The majority of Hispanic and Latino Americans are white, in both sets of government estimates: 54% are white per the American Community Survey,[6] while the ratio rises to 92% in the Population Estimates Program, which are the official estimates.[5] The much larger official figure is due to the absence of the Some other race category from these estimates, which instead reallocate that category among the five standard, minimum, single-race categories, mostly the white category.[43] The complete 2007 Hispanic or Latino racial breakdown is as follows:[5][6] White 92% (official) or 54% (ACS); Black or African American 3.8% (official) or 1.5% (ACS); American Indian and Alaska Native 1.4% (official) or 0.8% (ACS); Asian 0.6% (official) or 0.3% (ACS); Native Hawaiian and Other Pacific Islander 0.3% (official) or 0.07% (ACS); Some other race 40% (ACS only; not an official race); Two or more races 0.6% (official) or 3.8% (ACS).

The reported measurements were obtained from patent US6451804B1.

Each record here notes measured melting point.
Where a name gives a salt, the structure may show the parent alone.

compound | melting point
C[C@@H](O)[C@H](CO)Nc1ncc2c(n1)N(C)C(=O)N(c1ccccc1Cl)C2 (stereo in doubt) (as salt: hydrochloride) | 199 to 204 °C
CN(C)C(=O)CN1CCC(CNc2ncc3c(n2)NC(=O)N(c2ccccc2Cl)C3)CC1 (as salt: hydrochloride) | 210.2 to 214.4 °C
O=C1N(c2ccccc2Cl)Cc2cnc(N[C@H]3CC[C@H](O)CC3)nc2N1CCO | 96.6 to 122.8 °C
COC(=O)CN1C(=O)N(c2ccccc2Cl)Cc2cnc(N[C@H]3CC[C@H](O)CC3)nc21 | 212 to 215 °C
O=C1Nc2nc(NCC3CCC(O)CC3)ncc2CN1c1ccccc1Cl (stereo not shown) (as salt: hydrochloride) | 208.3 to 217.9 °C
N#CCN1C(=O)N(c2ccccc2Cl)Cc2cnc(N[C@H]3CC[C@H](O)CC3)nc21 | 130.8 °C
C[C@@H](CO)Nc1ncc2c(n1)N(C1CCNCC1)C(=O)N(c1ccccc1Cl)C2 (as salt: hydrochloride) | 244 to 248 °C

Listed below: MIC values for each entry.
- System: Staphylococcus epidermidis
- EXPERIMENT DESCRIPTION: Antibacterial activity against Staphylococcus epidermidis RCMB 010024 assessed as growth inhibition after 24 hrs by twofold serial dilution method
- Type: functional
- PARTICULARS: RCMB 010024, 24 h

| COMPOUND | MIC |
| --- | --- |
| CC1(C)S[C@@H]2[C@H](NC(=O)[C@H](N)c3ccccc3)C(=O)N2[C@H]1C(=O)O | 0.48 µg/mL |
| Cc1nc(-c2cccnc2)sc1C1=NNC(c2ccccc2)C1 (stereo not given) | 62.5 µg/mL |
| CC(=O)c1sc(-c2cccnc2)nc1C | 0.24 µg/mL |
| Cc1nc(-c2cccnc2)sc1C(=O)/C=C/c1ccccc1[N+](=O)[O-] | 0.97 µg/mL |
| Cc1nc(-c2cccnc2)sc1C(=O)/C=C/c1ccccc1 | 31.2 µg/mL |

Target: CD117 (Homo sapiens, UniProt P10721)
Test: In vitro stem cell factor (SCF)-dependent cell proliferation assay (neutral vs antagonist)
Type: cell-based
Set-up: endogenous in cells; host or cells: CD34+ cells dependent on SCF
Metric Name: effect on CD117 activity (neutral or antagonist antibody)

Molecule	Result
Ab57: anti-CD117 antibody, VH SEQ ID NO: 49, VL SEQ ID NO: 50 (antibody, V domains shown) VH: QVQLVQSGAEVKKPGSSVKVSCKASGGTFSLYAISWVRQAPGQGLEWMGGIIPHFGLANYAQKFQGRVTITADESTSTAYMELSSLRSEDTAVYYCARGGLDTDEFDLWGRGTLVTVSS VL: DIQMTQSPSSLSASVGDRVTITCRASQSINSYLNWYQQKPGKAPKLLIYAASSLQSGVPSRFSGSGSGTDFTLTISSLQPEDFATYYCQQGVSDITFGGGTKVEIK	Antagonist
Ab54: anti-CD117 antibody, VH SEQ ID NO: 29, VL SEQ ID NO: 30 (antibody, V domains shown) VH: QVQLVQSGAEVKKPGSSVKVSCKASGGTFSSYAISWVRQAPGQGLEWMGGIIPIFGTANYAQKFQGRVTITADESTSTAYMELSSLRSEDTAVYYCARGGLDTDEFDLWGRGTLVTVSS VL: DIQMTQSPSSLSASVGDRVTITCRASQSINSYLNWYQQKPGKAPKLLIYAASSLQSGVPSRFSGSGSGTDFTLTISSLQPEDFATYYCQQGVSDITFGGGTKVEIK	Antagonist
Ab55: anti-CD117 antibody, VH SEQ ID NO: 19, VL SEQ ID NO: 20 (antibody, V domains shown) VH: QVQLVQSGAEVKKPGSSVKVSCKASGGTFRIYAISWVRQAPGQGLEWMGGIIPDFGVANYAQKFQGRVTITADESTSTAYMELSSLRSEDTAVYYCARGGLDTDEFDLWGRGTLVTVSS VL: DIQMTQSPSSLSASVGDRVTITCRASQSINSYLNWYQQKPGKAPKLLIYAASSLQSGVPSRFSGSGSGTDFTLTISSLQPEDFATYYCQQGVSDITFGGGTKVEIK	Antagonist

Though comprising very small percentages of the overall Hispanic and Latino American population, and even more so in comparison to the total U.S. population, some of the preceding racial subgroups make up large minorities among the respective racial groups. For instance, Hispanics and Latinos who are American Indian or Alaska Native compose 15% of all American Indians and Alaska Natives (per the ACS estimates). Meanwhile, the 120,000 Hispanics and Latinos who are of Native Hawaiian and Other Pacific Islander race compose 22% of this entire race nationally (per the Population Estimates). Again, nearly a third of the overall 'Two or more race' population is Hispanic or Latino (ACS).[5][6]

Notables and their contributions